Stark and Dunn counties declare burn ban
A burn ban has been put in place for all of Stark and Dunn counties, meaning only appliances burning natural gas or propane can be used outdoors.
No materials may be burned that would produce ash or embers—such as campfires, controlled burns or smokers—in either county because of the dry weather conditions and potential for a fire to spread.
Most of western North Dakota faces "abnormally dry" conditions, according to the U.S. Drought Monitor as of May 30, while the more central part of the state faces the more severe "moderate drought" conditions. This rating will be updated Thursday morning.
Stark County has followed this fire rating for the past six years, but recently amended the county's policy to allow the emergency manager to issue a burn ban if he decides the conditions differ from the fire rating, which comes from a fire science center in Missoula, Mont., said Bill Fahlsing, Stark County emergency manager. Fahlsing and Stark County fire chiefs decided to implement the burn ban on Monday.
Failure to comply could result in a Class B misdemeanor, which is punishable by a fine up to $1,500 or 30 days in jail.
"Normally the burn ban follows the fire rating when it's in the high, very high, extreme and/or the National Weather Service has issued a red flag warning," he said. "But there was concern with the fire rating system not always matching the conditions that we are actually experiencing out here in western North Dakota."
Jeff Schild, the lead forecaster at the National Weather Service office in Bismarck, said Stark County has had only 2.79 inches of precipitation this year, which is down from the normal amount of 5.72 inches at this point. Last year the county had 4.44 inches of precipitation by this time.
Medora has had 3.27 inches of precipitation this year as of Wednesday, Bowman 4.78 inches, Hettinger 3.89 inches and Taylor 2.71 inches. There's a slight chance of thunderstorms this weekend and a better chance in the middle of next week, Schild said.
Dunn County issued its burn ban Wednesday morning, said Denise Brew, Dunn County emergency manager. On Sunday afternoon, fire departments responded to a barrel burn in Dunn County that got out of hand. One woman began burning her trash in a barrel that morning and then left the fire unattended. After dinner, she realized her entire yard was on fire, Brew said.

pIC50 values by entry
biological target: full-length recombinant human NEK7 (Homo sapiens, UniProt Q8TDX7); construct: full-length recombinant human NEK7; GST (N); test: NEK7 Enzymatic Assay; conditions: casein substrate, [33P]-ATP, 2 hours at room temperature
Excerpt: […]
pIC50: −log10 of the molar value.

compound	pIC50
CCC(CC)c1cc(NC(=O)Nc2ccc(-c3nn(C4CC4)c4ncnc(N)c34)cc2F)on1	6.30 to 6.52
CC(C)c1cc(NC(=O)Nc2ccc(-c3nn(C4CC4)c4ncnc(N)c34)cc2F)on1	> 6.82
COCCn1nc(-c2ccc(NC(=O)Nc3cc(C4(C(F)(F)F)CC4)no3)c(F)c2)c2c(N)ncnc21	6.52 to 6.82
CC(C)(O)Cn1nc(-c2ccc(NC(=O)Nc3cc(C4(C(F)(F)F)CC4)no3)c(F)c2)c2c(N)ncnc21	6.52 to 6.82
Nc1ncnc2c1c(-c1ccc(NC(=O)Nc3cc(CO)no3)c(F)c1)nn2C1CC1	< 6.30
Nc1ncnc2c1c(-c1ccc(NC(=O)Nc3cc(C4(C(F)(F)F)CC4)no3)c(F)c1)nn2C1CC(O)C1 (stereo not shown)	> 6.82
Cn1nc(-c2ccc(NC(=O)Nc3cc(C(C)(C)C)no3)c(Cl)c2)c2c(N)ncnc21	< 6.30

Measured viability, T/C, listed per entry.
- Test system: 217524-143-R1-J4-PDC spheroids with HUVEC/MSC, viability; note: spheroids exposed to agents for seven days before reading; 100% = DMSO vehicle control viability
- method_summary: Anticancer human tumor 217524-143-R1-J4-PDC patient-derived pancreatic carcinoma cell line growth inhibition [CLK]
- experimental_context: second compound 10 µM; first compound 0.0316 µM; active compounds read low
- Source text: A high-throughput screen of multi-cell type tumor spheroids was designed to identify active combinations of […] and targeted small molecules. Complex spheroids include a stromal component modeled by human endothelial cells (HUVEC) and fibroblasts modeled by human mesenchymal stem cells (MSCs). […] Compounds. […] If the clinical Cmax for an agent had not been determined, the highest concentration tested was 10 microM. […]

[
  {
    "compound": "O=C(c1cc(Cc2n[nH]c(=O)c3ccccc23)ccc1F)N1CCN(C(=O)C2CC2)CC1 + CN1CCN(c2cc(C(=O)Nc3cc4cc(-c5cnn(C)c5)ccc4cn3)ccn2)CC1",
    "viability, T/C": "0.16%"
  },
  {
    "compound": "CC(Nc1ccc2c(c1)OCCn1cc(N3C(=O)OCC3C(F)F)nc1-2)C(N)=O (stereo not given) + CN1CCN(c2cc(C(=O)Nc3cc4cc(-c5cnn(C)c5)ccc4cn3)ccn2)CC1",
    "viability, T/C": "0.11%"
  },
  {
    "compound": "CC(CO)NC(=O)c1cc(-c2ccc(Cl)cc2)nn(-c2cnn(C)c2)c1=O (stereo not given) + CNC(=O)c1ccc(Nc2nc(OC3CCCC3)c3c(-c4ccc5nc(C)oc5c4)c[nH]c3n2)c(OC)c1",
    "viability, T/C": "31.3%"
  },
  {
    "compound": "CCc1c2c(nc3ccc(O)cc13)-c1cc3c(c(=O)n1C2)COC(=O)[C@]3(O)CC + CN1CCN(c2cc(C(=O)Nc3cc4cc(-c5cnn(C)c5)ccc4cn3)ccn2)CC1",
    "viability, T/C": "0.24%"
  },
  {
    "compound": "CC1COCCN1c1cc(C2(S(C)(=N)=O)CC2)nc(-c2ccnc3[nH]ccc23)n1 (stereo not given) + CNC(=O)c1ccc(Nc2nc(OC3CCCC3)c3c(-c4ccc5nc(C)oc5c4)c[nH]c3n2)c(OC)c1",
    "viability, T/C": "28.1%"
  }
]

"It scared them, it scared the lady, and we're verbally sharing that right now that it's not safe out there right now, it just really isn't," she said. "It might look green, but it was going across green grass, and it burned."
The grass is drier as a result of the lack of rain and dry conditions, as evidenced by farmers baling their hay three weeks before they normally do, Brew said. The fire rating is based on native vegetation and does not factor in cropland, Fahlsing said. It also factors in how quickly a fire can spread rather than how easily it can start.
Residents in counties outside of Stark and Dunn counties should also keep an eye on the fire rating and ask their county's emergency manager about the burn conditions, said Dickinson Fire Marshal Mark Selle.
John Paul Martin, warning coordination meteorologist with the National Weather Service in Bismarck, asked residents to use common sense whenever lighting fires — even if there is not a burn ban in place.
"When the wind is blowing at 20 or 30 miles an hour, it's not the time to start a fire in a barrel," Martin said. "It's not the time to walk away from a camp fire."
Some large pit fires may have been lit earlier in the year and are still burning. Todd Ehresmann, Dickinson Rural Fire chief, said trees in these pits can take months to burn, even if they are buried underground. He advised those in the county with controlled fire pits that are still burning to keep a close eye on them and add water and dirt if they start to smolder.
"The biggest thing with pits, if they start them today, a month down the road they're still burning," he said. "They never seem to go out in the fire pit. They're always hot somewhere once they're buried."
There have been no severe fires in Stark County so far this year, though there have been some in the past, Ehresmann said. In October 2012, a fire that burned nearly 6,000 acres destroyed four homes in Bucyrus, The Press reported.
Fourth of July fireworks may be another concern if it does not rain soon, Brew said.
"We are at that point right now where unless we get some soakers, I'm going to be the most un-favorite lady in Dunn County because I'm going to be the one, 'Well, she said no burning, no fireworks,'" she said. "That's just the nature of the ballgame unless something changes."
Go online to www.starkcountynd.gov/fire for more information regarding local fire conditions. When the ban is lifted, Stark County asks residents to call 701-456-7759 to ask permission before starting a controlled burn so the nearest fire department can be notified. Brew asked Dunn County residents with questions to call her at 701-290-1769.
"We're really not putting this burn ban in effect to ruin anybody's weekend camping or whatnot," Fahlsing said. "This really is a preventative measure. We're not putting the burn ban on and walking away. We're in constant communication with the fire departments monitoring weather conditions. As soon as conditions are favorable that we can go back to the fire rating and allow burning, we will absolutely do that."